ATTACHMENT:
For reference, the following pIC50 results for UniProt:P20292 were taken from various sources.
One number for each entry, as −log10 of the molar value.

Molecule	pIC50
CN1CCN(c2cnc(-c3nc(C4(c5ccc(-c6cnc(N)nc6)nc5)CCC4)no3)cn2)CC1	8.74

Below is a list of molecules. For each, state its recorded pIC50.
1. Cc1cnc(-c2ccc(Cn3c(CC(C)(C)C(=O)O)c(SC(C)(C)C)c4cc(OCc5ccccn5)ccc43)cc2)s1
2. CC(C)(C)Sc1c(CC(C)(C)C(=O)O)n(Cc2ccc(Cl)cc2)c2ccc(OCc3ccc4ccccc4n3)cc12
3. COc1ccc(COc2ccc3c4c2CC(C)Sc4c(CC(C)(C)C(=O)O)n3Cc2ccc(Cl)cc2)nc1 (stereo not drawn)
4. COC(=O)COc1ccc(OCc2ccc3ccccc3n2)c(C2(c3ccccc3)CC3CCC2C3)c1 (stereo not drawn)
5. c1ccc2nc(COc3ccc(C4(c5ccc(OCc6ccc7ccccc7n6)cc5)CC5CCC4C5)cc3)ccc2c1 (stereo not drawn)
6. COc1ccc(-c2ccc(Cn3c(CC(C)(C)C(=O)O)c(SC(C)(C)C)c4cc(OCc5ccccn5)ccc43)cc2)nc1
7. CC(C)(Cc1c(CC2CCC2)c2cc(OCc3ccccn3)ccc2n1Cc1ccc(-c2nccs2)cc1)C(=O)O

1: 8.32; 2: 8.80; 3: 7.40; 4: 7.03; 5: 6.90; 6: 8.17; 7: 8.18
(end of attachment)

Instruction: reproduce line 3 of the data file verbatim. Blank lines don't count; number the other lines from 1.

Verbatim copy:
Molecule	pIC50